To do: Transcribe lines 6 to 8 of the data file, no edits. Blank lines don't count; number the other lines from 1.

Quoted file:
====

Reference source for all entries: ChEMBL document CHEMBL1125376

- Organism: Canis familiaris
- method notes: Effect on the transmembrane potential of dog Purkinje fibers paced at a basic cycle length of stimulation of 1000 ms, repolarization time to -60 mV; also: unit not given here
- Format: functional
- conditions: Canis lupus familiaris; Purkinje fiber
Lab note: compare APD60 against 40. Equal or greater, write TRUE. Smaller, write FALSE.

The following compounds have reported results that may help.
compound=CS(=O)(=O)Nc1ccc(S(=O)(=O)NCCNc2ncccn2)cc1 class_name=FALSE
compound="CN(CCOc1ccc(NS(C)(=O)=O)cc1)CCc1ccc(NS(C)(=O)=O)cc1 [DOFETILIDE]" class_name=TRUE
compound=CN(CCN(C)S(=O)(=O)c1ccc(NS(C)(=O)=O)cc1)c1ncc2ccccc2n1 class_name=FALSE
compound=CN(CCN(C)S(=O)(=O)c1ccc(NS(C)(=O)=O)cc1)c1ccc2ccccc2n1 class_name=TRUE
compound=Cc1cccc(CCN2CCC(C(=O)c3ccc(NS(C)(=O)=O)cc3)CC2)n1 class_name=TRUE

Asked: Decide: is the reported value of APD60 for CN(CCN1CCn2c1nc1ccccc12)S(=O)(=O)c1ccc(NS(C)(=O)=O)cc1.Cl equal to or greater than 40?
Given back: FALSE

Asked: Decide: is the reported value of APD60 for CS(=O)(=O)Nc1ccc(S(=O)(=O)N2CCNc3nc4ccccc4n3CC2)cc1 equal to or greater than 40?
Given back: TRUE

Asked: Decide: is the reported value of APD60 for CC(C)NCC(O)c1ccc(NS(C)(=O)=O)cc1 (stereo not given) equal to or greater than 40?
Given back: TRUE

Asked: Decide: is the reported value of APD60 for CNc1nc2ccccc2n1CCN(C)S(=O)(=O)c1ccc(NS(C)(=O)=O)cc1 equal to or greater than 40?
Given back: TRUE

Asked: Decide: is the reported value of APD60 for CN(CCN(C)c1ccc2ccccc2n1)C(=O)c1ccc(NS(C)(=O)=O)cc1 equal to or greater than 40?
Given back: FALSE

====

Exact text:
Lab note: compare APD60 against 40. Equal or greater, write TRUE. Smaller, write FALSE.

The following compounds have reported results that may help.
compound=CS(=O)(=O)Nc1ccc(S(=O)(=O)NCCNc2ncccn2)cc1 class_name=FALSE